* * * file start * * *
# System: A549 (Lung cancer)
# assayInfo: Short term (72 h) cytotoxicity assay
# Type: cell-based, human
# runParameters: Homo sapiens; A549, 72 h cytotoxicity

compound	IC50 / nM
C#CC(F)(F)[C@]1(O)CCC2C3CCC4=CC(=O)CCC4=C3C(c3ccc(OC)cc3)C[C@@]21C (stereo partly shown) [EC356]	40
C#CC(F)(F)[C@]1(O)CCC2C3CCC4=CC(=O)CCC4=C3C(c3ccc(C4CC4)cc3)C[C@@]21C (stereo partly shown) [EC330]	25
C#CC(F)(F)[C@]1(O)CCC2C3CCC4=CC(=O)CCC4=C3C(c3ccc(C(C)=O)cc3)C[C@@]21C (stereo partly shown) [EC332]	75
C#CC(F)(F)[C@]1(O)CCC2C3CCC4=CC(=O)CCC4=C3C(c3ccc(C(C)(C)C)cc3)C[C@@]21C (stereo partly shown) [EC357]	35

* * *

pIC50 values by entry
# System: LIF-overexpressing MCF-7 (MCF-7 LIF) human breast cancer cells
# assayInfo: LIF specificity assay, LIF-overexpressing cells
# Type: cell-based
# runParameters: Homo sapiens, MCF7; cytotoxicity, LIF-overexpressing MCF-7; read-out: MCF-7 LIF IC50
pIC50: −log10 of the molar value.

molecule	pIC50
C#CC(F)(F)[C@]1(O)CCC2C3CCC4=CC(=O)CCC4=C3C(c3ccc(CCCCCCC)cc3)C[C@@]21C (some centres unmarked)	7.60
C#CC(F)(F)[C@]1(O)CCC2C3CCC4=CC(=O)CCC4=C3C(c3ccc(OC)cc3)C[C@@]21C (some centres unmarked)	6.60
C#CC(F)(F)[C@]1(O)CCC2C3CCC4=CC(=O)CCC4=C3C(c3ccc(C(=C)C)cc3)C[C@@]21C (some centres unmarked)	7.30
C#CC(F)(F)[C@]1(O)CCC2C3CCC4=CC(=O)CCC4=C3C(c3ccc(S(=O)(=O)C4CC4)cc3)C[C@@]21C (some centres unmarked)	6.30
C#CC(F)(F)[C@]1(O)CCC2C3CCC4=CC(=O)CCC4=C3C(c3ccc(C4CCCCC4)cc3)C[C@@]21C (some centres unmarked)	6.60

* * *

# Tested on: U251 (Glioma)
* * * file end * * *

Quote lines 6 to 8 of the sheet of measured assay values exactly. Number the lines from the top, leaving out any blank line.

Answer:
C#CC(F)(F)[C@]1(O)CCC2C3CCC4=CC(=O)CCC4=C3C(c3ccc(OC)cc3)C[C@@]21C (stereo partly shown) [EC356]	40
C#CC(F)(F)[C@]1(O)CCC2C3CCC4=CC(=O)CCC4=C3C(c3ccc(C4CC4)cc3)C[C@@]21C (stereo partly shown) [EC330]	25
C#CC(F)(F)[C@]1(O)CCC2C3CCC4=CC(=O)CCC4=C3C(c3ccc(C(C)=O)cc3)C[C@@]21C (stereo partly shown) [EC332]	75